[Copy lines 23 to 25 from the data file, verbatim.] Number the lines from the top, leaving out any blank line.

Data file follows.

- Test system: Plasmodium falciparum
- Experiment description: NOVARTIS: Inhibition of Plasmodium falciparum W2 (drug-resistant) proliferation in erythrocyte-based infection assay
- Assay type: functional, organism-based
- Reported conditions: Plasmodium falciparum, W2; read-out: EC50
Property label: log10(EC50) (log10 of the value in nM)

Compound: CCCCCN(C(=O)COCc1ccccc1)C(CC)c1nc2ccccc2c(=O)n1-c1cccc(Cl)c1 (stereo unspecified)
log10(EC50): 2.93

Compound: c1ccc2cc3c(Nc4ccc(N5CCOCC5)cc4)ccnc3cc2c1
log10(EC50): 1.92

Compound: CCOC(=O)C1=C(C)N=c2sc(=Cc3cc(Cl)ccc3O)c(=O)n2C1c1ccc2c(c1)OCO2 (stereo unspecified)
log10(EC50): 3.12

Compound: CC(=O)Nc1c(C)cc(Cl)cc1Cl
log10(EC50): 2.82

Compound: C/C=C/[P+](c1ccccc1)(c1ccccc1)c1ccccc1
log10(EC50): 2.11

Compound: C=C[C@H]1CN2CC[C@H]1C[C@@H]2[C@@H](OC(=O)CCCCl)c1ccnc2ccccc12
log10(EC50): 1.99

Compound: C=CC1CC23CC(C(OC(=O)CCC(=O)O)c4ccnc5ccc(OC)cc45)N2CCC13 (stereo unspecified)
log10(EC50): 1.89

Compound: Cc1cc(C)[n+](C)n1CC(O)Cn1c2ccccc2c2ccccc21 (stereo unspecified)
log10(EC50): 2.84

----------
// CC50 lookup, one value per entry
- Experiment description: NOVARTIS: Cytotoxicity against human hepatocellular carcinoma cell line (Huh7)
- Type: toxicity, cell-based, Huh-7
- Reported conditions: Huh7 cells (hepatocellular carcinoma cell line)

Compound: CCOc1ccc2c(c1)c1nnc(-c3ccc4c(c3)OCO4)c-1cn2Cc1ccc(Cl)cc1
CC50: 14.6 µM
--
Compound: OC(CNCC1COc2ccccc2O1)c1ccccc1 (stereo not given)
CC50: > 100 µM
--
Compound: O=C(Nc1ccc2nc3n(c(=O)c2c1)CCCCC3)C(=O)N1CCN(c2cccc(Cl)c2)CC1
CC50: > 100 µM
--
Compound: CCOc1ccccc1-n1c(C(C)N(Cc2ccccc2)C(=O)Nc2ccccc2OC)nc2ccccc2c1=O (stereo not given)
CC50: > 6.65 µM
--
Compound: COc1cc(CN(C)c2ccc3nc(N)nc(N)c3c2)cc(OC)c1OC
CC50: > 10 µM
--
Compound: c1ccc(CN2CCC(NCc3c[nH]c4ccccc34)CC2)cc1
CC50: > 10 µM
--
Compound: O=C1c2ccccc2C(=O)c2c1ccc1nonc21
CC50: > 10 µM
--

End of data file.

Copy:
// CC50 lookup, one value per entry
- Experiment description: NOVARTIS: Cytotoxicity against human hepatocellular carcinoma cell line (Huh7)
- Type: toxicity, cell-based, Huh-7